Lyle's Golden Syrup. Glorious glowing substance, vital ingredient in British kitchens, oldest brand in in the country, its green and gold tin unchanged since 1884. I couldn't contemplate life without it.
It is well travelled. Scott took some to the Antarctic. According to Wikipedia it is widely available in Germany, Norway, Sweden, India, The Philippines, Canada and Ireland. Australia and New Zealand have their own brands. Louisiana is, apparently, the only state in America where it is available.
The strange picture of a dead lion surrounded by a swarm of bees and the quotation underneath is a biblical reference. It is something Samson said on finding that bees had made a honeycomb in the carcase of a lion and possibly refers to the Victorian ideals of strength and industry.
Dylan Thomas was clearly thinking of the Lyle's tin when he described Mr Mog Edwards in his play Under Milk Wood as Samson-syrup-gold-maned, whacking thighed and piping hot.
That line always makes me think of the Scotch pancakes my mum used to make for weekend teas. She kept them piping hot wrapped in a tea towel and we ate them spread with butter and golden syrup. I make them for my children but for breakfast not tea.
Gingerbread, Anzac biscuits, gingernuts, flapjacks, treacle tart (no treacle just syrup), hollygog, steamed syrup sponge pudding all require a dose of the golden. Scotch pancakes, porridge, plain bread and butter are all enhanced by it. And most gloriously gorgeous of all - Yorkshire pudding baked in a dish doused liberally with golden syrup and clotted cream.
Watching the thread of syrup form patterns in the tin is part of its charm. Who hasn't drizzled their initials on their porridge?
I'm afraid that unlike its older sibling, black treacle golden syrup has no nutritive worth at all. It's basically just sugar. It rots your teeth and makes you fat.
Am I bothered?
No. And to prove it here is my flapjack recipe.
I've made these so often I can make them in my sleep. A great storecupboard recipe. This recipe makes a lot -4 dozen, this is because I have teenage boys. You can halve the recipe although you will have to experiment with tin sizes etc.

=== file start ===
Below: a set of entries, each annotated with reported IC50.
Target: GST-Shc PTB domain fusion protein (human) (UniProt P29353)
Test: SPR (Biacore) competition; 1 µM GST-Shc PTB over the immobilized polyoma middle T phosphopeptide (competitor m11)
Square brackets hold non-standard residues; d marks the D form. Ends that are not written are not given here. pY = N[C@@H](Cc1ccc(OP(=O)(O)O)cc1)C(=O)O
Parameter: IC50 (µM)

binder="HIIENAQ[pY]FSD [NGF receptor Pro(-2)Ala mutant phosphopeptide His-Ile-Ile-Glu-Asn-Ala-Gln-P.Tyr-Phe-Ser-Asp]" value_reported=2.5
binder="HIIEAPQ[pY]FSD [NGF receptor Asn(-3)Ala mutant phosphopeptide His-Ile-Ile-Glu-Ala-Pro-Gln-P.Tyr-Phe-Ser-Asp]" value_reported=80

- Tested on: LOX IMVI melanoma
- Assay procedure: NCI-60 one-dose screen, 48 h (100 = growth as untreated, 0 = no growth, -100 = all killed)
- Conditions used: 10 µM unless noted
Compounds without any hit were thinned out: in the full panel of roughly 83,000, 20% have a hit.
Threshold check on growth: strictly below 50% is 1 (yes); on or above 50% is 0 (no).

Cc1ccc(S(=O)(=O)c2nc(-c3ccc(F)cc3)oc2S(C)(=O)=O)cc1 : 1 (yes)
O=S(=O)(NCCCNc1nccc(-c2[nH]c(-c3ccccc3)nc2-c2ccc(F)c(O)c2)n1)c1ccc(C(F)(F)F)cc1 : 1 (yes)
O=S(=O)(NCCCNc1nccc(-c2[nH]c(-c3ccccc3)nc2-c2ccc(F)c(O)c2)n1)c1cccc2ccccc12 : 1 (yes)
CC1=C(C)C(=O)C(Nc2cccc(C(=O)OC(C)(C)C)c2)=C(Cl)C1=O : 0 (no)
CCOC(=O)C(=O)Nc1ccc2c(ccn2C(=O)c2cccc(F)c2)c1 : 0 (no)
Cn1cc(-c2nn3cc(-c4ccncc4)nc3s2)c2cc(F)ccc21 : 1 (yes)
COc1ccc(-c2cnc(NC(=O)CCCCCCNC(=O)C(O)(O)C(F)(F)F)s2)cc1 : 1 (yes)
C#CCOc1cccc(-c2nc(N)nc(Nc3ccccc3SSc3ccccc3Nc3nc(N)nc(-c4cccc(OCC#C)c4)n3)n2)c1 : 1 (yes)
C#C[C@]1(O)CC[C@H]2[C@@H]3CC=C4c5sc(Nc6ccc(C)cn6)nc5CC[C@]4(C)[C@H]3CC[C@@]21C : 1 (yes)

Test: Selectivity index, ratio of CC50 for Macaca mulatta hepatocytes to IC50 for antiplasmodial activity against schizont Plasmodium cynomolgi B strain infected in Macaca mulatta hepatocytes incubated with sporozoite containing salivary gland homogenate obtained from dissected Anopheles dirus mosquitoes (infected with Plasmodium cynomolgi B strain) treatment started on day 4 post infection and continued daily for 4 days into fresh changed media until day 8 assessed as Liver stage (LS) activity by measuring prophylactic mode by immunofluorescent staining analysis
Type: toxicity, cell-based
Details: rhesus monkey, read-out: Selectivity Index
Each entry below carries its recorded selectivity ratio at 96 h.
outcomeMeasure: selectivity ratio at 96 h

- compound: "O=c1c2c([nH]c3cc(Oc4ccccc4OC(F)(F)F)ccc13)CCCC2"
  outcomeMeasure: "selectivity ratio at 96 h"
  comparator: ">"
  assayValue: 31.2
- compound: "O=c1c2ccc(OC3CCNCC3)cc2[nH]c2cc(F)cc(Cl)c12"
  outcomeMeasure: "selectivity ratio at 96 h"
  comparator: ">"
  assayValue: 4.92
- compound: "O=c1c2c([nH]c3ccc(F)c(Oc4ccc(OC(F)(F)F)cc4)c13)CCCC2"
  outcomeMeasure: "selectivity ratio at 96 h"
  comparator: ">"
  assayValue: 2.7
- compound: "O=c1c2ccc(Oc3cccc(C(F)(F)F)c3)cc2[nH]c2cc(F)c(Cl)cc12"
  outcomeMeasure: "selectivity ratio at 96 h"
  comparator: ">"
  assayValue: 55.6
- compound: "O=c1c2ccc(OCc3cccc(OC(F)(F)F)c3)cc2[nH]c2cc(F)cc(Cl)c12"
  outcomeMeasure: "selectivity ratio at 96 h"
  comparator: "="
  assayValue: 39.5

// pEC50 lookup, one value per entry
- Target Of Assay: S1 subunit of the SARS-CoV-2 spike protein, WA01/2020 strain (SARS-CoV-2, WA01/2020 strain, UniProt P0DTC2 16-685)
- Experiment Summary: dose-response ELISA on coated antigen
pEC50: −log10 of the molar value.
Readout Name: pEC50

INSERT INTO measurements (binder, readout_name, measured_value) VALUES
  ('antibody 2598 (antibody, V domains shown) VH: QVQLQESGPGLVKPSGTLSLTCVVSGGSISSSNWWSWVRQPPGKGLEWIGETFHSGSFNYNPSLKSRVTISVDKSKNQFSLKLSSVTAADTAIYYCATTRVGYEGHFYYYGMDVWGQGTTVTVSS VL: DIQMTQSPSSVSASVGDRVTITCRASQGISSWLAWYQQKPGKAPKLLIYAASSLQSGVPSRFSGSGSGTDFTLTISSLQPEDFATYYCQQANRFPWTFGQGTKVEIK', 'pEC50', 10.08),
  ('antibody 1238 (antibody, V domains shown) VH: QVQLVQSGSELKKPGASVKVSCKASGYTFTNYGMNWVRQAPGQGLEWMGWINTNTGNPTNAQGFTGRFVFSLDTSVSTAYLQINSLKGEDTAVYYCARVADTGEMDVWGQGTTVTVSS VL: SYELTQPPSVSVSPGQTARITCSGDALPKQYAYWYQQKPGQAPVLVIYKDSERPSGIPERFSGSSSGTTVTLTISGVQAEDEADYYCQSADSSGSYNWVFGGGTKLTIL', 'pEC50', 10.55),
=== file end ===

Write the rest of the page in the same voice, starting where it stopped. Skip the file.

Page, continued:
Grease and line three rectangular baking tins. Mine are 13 by 9 inches and 1 inch deep. I have reusable liners cut to fit them but I grease the sides with butter.
Melt together in a large pan:
2 packets of butter (500g). I use this quantity as our butter is sold in 250g packets -
1 lb of butter will work -I think that is four US sticks. I like salted butter. On no account use margarine. For anything.
12 oz demerara sugar I think turbinado sugar is the US equivalent.
4 tablespoons of golden syrup
2 lbs rolled oats
optional -add a handful of sunflower seeds/ pumpkin seeds/chopped nuts/ coconut / dried fruit
Make sure all the oats are coated with the buttery mixture. Divide between the tins and press down.
Bake at 190°c/170°c fan oven for 23 mins. Yes, 23 mins, at least that's what it takes in my fan oven to produce flapjacks with the right degree of chewiness. Experiment with your oven.
Once cool invert the tins and whack smartly with your hand and the flapjack should fall out in one piece.
Cut each into 16 pieces.
These have dried apricots and sunflower seeds.
Store in an airtight container. They keep very well and also freeze well. Brilliant lunch box fodder.